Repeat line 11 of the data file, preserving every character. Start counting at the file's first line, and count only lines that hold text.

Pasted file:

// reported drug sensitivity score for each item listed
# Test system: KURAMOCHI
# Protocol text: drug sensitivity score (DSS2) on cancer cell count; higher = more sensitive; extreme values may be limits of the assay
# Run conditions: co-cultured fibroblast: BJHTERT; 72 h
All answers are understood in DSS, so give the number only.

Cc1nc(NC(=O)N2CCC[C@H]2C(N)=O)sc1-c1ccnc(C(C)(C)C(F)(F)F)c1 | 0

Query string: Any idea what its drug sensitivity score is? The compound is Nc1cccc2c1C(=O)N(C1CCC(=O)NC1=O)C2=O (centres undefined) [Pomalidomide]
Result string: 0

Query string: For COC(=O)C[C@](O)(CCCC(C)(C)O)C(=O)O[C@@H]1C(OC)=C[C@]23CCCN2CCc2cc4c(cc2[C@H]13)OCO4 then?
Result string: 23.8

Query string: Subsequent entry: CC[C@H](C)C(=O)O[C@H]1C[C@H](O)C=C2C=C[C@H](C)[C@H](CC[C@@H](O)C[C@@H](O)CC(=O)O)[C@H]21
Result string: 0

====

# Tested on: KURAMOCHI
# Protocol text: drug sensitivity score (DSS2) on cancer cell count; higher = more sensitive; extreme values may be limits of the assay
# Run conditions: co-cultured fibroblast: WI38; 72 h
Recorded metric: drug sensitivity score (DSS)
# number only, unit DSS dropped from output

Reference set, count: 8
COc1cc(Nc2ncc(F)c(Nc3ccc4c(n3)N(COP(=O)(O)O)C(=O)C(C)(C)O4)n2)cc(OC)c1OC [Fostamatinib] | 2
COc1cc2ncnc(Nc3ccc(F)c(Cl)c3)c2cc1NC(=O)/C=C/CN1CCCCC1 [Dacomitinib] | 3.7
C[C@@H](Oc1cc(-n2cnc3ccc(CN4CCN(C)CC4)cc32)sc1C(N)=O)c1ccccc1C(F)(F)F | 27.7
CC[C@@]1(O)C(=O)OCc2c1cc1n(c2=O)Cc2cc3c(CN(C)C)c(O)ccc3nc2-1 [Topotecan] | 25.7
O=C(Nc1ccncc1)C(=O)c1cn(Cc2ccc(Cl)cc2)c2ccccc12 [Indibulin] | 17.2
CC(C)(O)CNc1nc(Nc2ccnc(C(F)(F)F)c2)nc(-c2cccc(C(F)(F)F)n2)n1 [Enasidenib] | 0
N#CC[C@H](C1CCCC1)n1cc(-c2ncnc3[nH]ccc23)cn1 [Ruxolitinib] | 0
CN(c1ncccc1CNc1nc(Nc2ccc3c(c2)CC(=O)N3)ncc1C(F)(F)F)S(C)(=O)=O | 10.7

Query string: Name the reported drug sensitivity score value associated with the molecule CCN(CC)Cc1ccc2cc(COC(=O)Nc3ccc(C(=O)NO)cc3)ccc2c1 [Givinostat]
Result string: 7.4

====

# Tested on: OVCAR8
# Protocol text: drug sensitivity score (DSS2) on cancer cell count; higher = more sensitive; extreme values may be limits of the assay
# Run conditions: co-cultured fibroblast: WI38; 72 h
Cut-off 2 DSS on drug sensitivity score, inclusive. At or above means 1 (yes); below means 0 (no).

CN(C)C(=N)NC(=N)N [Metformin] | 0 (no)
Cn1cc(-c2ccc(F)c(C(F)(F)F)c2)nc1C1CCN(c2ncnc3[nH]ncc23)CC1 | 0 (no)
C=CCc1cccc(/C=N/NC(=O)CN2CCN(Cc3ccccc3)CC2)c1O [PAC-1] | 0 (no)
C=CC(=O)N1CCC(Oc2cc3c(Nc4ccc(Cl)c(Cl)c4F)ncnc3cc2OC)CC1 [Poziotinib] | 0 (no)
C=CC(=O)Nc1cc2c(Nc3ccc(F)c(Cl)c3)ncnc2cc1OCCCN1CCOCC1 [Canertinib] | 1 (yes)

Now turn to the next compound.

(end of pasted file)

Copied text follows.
Query string: Subsequent entry: CC[C@H](C)C(=O)O[C@H]1C[C@H](O)C=C2C=C[C@H](C)[C@H](CC[C@@H](O)C[C@@H](O)CC(=O)O)[C@H]21